Abide In Christ by Andrew Murray
At This Moment
“Behold, Now is the accepted time; behold, Now is the day of salvation.”(2 Cor. 6:2)
The thought of living moment by moment is of such central importance—looking at the abiding in Christ from our side—that we want to speak of it once more. And to all who desire to learn the blessed art of living only a moment at a time, we want to say this...The way to learn it is to exercise yourself in living in the present moment. Each time your attention is free to occupy itself with the thought of Jesus,—whether it be with time to think and pray, or only for a few passing seconds—let your first thought be to say, “Now, at this moment, I do abide in Jesus.” Use this time, not in vain regrets that you have not been abiding fully, or still more hurtful fears that you will not be able to abide, but at once just to take the position that the Father has given you: "I am in Christ; this is the place God has given me. I accept it. Here I rest. I do now abide in Jesus." This is the way to learn to abide continually.
You may yet feel to be so feeble that you fear to say each day, "I am abiding in Jesus ;" but the feeblest can, each single moment, say, as he consents to occupy his place as a branch in the vine, "Yes, I do abide in Christ." It is not a matter of feeling — it is not a question of growth or strength in the Christian life — it is the simple question of whether your will at the present moment desires and consents to recognize the place you have in your Lord, and is willing to accept it. If you are a believer, you are in Christ. If you are in Christ, and wish to stay there, it is your duty to say, though it be only for a moment, "Blessed Savior, I abide in You now. You keep me now."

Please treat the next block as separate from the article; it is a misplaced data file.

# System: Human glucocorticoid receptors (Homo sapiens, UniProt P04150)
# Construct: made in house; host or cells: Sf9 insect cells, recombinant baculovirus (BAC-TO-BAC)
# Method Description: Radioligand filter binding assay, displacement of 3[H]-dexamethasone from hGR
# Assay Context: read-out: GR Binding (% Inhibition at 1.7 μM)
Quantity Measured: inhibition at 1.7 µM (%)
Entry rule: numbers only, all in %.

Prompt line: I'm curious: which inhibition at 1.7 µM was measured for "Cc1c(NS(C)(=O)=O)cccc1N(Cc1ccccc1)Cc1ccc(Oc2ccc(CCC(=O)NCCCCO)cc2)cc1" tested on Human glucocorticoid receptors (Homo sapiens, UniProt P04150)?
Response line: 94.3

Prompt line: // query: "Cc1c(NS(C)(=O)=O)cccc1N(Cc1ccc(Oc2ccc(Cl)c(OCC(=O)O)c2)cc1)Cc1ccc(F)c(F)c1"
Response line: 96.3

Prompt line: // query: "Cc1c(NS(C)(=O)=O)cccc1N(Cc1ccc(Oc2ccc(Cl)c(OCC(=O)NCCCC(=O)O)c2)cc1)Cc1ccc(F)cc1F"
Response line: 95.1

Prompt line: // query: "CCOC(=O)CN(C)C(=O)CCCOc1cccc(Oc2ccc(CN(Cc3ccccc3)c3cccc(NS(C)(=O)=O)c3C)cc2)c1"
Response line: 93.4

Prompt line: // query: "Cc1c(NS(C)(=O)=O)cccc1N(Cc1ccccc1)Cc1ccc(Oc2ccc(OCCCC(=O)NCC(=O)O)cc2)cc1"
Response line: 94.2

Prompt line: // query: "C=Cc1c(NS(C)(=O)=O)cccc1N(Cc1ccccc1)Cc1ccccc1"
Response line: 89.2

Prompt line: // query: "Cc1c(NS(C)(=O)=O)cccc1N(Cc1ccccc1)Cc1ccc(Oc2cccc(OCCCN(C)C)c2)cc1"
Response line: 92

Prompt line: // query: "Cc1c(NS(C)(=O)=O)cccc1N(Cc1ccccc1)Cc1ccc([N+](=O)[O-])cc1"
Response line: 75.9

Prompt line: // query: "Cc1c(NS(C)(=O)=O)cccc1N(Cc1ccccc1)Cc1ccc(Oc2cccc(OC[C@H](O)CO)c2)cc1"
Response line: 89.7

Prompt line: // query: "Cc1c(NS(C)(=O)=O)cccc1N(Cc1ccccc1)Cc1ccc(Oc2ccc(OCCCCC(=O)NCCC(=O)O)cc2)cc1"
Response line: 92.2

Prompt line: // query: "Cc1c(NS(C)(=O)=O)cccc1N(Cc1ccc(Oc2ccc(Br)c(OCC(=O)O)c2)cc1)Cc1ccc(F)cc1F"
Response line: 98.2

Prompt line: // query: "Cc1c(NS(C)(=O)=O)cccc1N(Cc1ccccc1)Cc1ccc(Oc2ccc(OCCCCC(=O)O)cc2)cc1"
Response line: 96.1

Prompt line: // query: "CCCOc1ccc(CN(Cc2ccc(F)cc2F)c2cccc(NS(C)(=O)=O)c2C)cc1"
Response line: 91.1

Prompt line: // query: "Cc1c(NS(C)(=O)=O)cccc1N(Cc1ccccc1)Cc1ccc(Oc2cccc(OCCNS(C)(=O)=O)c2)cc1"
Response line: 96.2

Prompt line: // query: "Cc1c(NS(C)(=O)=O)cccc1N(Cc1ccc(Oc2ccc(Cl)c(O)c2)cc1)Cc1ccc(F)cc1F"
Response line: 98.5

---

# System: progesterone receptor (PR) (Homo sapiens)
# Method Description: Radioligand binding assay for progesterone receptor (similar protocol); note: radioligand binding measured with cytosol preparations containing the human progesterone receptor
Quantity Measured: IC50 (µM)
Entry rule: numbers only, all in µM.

It has been well said that in that little word “now” lies one of the deepest secrets of the life of faith. At the close of a conference on the spiritual life, an experienced minister arose and spoke. He did not know that he had learned any truth that he did not know before, but he had learned how to use correctly what he had already known. He had learned that it was his privilege at each moment, whatever surrounding circumstances might be, to say, "Jesus saves me now." This is indeed the secret of rest and victory. I can say, "Jesus is to me at this moment all that God has given Him to be - life, and strength, and peace.” As I say it, I need to hold still, rest, and understand it. For in that moment I have what I need. As my faith sees how I am in Christ through God, and takes the place in Him my Father has provided, my soul can peacefully settle down. Now I abide in Christ.